Sex, Drugs and Rock 'n' Roll
Libertarians have more fun--and make more sense.
BY SUSAN LEE
Wednesday, February 12, 2003 12:01 a.m. EST
Sometime this month, Congress will vote on whether to ban cloning, human and therapeutic. Conservatives want a total ban, liberals only want to stop human cloning. What's mostly missing from the debate, however, is the libertarian position. And that's a shame. A little bit of libertarian thought would clear the political sinuses.
Libertarianism is simplicity itself. It proceeds from a single, quite beautiful, concept of the primacy of individual liberty that, in turn, infuses notions of free markets, limited government and the importance of property rights. In terms of public policy, these notions translate into free trade, free immigration, voluntary military service and user fees instead of taxes. Sometimes these policies are argued in a totally unforgiving way so that it's not easy to separate the lunatics from the libertarians. But it's a snap to separate libertarians from conservatives.
For starters, although these two groups do clasp hands on the importance of free markets, not all their fingers touch. To conservatives, the free market takes its force only as an economic construct--and even then, this is often reduced to an automatic complaint against high taxes. To libertarians, on the other hand, the model of a free market functions as a template for all things. Not only does the market operate as a continuous process for sorting through competing ideas as well as goods, it also allows each individual to express himself or herself. The latter is simply a consequence of the market's function in testing individual preferences. That some ideas triumph and others fail is necessary.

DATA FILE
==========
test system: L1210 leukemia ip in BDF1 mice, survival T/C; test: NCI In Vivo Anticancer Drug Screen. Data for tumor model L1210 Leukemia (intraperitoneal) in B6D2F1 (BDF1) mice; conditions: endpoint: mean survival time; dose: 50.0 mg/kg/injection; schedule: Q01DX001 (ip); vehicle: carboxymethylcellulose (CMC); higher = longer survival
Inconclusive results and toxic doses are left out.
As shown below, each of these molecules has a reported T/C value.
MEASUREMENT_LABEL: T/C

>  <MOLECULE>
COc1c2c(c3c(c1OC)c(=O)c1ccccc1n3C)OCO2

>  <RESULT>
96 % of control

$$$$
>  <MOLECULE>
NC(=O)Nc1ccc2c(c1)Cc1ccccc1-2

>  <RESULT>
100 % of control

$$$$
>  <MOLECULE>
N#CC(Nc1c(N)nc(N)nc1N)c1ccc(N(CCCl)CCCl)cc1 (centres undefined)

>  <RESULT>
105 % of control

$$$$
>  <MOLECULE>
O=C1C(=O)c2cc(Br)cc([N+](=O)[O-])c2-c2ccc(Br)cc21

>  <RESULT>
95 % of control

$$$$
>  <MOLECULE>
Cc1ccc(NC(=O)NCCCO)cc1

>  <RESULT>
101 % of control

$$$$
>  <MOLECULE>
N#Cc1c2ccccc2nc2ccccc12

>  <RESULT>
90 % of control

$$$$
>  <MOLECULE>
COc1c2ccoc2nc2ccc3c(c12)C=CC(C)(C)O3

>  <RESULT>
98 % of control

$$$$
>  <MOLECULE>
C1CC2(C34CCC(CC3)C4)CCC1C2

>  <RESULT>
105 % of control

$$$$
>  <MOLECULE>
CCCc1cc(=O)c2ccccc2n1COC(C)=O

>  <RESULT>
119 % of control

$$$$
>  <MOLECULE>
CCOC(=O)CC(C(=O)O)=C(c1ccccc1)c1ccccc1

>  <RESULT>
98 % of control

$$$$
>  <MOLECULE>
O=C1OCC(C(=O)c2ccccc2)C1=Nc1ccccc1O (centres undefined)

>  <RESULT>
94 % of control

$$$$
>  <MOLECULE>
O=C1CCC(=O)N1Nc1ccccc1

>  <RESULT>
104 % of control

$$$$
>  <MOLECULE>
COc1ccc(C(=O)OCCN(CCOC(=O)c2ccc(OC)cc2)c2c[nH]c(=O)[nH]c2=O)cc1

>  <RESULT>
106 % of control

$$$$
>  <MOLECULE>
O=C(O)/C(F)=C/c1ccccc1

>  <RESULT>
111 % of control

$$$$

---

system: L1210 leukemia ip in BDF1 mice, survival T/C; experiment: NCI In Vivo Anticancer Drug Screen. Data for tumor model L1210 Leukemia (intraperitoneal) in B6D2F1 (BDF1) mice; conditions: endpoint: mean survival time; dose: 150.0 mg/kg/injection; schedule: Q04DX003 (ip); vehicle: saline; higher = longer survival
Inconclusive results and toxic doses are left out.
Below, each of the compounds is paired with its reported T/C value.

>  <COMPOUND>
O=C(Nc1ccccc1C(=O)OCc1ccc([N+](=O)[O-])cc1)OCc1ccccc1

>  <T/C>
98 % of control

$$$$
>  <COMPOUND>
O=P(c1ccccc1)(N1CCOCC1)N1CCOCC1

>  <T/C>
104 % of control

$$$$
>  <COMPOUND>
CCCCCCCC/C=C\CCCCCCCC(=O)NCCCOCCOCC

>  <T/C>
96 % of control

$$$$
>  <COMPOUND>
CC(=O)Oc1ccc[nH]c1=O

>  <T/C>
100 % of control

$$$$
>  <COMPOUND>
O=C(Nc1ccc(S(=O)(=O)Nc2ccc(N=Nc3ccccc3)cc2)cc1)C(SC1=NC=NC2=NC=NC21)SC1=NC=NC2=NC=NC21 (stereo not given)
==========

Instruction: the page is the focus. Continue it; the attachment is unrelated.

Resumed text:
But perhaps the single distinguishing feature between conservatives and libertarians is that libertarians are concerned with individual rights and responsibilities over government--or community--rights and responsibilities. Consider how conservatives and libertarians divide over cultural issues or social policy. Libertarians are not comfortable with normative questions. They admit to one moral principle from which all preferences follow; that principle is self-ownership--individuals have the right to control their own bodies, in action and speech, as long as they do not infringe on the same rights for others. The only role for government is to help people defend themselves from force or fraud. Libertarians do not concern themselves with questions of "best behavior" in social or cultural matters.